Sustainable non-automotive vehicles: The simulation challenges

Ian Briggs, Martin Murtagh, Robert Kee, Geoffrey McCullough, Roy Douglas

Research output: Contribution to journalArticlepeer-review

18 Citations (Scopus)


Simulation is a well-established and effective approach to the development of fuel-efficient and low-emissions vehicles in both on-highway and off-highway applications.

The simulation of on-highway automotive vehicles is widely reported in literature, whereas research relating to non-automotive and off-highway vehicles is relatively sparse. This review paper focuses on the challenges of simulating such vehicles and discusses the differences in the approach to drive cycle testing and experimental validation of vehicle simulations. In particular, an inner-city diesel-electric hybrid bus and an ICE (Internal Combustion Engine) powered forklift truck will be used as case studies.

Computer prediction of fuel consumption and emissions of automotive vehicles on standardised drive cycles is well-established and commercial software packages such as AVL CRUISE have been specifically developed for this purpose. The vehicles considered in this review paper present new challenges from both the simulation and drive-cycle testing perspectives. For example, in the case of the forklift truck, the drive cycles involve reversing elements, variable mass, lifting operations, and do not specify a precise velocity-time profile. In particular, the difficulties associated with the prediction of productivity, i.e. the maximum rate of completing a series of defined operations, are discussed. In the case of the hybrid bus, the standardised drive cycles are unrepresentative of real-life use and alternative approaches are required in the development of efficient and low-emission vehicles.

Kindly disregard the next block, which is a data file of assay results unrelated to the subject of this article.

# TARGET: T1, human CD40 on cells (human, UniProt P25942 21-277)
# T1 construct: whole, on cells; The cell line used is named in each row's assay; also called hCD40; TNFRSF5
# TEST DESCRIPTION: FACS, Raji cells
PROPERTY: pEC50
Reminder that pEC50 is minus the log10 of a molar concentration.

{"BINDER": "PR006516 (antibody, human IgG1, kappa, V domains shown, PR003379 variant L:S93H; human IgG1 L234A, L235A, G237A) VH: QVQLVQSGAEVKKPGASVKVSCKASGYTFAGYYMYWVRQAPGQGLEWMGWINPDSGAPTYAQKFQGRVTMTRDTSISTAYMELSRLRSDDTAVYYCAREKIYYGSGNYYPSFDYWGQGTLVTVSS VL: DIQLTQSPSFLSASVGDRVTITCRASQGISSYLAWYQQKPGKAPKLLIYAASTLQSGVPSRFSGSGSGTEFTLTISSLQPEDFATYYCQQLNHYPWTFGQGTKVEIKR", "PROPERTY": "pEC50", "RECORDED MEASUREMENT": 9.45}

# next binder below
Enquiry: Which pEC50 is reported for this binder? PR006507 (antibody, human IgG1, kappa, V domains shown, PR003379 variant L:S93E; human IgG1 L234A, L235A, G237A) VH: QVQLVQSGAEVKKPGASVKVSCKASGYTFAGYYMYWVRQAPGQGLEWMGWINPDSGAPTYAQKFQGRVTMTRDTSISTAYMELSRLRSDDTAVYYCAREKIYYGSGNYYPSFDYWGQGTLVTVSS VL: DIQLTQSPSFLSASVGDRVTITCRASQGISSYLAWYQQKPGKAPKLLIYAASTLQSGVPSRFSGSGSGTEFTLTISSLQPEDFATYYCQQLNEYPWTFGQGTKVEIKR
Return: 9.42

Two simulation approaches are reviewed: the adaptation of a standard automotive vehicle simulation package, and the development of bespoke models using packages such as MATLAB/Simulink.
Original languageEnglish
Pages (from-to)12
JournalRenewable and Sustainable Energy Reviews
Publication statusEarly online date - 10 Mar 2016

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